Wednesday, March 15, 2017
We extend heartfelt congratulations to renowned January in Tucson faculty member and friend, Professor Robert A. Williams, Jr. (Lumbee).
Prof. Williams was recently awarded the 2017 “Lawrence R. Baca Lifetime Achievement Award for Excellence in Federal Indian Law,” by the national Federal Bar Association Indian Law Section. He will be honored at the upcoming 42nd Annual Federal Bar Association’s Indian Law Conference on April 7, 2017, in Scottsdale, Arizona. Professor Williams has served as JIT faculty since the program’s inception in 2012, and is the E. Thomas Sullivan Professor of Law and... Read More
Thursday, February 23, 2017
This year’s JIT welcomed a record-setting 90 students to Tucson for Indigenous governance-focused intensive, 3-day classes, providing over 300 university and continuing education credits to participants. The event is the largest of its kind in the United States.
Founded in 2012, January in Tucson is an annual effort to provide Indigenous leaders, students, tribal professionals, and others working with Indigenous nations around the world with access to cutting-edge research tools on Indigenous rights and governance.
During January in Tucson, courses such as Native Economic Development and Const... Read More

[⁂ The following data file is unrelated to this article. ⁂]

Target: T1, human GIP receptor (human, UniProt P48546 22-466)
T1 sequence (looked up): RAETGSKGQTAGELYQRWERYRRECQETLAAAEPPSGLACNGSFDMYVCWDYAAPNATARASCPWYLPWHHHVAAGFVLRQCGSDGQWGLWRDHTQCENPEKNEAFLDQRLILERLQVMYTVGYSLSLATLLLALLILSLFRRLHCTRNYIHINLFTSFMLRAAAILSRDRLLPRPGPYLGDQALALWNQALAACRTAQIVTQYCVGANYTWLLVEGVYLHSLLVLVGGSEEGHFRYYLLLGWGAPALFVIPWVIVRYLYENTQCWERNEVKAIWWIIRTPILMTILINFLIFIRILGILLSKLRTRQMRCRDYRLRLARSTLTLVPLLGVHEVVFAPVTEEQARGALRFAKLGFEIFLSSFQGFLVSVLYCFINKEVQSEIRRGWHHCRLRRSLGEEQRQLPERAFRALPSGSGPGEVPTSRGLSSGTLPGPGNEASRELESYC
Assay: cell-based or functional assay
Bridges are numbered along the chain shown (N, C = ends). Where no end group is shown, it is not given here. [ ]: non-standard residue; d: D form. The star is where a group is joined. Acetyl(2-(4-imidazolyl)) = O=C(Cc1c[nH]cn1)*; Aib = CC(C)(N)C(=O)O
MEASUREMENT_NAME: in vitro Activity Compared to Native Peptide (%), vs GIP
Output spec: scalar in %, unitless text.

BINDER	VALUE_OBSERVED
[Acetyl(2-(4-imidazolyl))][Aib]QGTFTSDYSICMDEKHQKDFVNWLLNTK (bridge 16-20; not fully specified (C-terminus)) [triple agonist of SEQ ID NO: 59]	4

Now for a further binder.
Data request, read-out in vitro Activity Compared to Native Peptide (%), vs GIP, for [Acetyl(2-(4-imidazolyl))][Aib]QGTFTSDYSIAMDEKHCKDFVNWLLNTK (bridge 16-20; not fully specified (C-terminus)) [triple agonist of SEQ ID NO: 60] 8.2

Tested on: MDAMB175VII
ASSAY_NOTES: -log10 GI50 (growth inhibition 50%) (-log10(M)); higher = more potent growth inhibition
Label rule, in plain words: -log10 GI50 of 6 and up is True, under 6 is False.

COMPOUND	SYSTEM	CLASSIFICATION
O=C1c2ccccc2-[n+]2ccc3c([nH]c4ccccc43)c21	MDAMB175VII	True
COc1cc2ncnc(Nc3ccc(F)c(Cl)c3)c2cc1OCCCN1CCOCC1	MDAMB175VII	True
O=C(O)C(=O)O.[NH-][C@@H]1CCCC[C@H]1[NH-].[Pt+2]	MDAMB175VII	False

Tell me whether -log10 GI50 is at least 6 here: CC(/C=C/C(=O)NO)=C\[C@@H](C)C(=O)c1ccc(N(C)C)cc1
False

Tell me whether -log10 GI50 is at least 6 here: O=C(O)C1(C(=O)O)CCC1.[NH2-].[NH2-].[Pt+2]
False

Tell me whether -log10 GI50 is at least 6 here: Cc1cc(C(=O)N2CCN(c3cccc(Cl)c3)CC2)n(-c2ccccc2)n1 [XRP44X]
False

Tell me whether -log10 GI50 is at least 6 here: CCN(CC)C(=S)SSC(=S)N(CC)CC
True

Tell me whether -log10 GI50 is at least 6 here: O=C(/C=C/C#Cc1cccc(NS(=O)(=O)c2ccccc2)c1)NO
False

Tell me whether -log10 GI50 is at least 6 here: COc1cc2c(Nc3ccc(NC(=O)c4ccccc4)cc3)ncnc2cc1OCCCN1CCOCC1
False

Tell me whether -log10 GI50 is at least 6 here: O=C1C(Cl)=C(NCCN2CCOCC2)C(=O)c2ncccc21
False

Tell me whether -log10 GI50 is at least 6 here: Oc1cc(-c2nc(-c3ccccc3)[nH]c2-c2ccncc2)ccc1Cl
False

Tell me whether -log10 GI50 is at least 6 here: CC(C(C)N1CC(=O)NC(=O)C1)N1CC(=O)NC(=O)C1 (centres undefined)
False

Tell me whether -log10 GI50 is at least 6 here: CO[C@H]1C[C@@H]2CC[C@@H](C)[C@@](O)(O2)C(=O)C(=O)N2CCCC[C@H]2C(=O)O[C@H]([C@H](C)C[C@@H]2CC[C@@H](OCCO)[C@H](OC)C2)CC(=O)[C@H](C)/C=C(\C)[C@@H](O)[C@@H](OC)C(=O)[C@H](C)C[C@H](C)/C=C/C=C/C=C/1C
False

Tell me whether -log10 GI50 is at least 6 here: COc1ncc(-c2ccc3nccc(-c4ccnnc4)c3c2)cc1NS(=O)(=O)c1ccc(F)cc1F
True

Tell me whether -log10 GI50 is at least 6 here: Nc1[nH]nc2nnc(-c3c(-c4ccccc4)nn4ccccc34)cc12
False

Wednesday, January 4, 2017
The Indigenous Governance Program is happy to announce a new faculty member, Del Laverdure; he will be teaching "Intergovernmental Relations" with Jaime Pinkham. Del is an enrolled citizen of the Crow Nation and is a member of the Ties the Bundle Clan on his Mother’s side. He is a descendant of the Little Shell Band of Chippewa Indians on his father’s side. Over his career, Del has served many tribal nations in a variety of capacities and assisted with large scale gaming development projects, assessment, negotiation, and implementation of several federal Indian water settlements, energy and... Read More
Thursday, September 29, 2016
A citizen of the Northern Cheyenne Nation, Desi Rodriguez-Lonebear (née Small-Rodriguez) is one of 40 designated Health Policy Research Scholars who will receive a doctoral degree stipend of $120,000 over the course of four years to advance a “Culture of Health,” particularly in communities with long-standing health disparities. Desi serves as a Graduate Research Associate at Native Nations Institute, is a co-founder of the NNI-hosted US Indigenous Data Sovereignty Network, and is pursuing dual PhD degrees in sociology at the University of Arizona and demography at the University of Waikato in... Read More
Wednesday, August 10, 2016
The demand for data is increasing in Indian Country as tribes engage in economic, social, and cultural development on a rapid scale. This course will examine the role of data as an exercise of sovereignty in Native nation governance and self-determination. It will dually explore data collected internally by tribes and Native communities, and information collected by external sources. This course seeks to answer broad questions such as: “How can data facilitate nation building?”; “How can tribes influence the better collection of data on their people and resources by third parties?”; “... Read More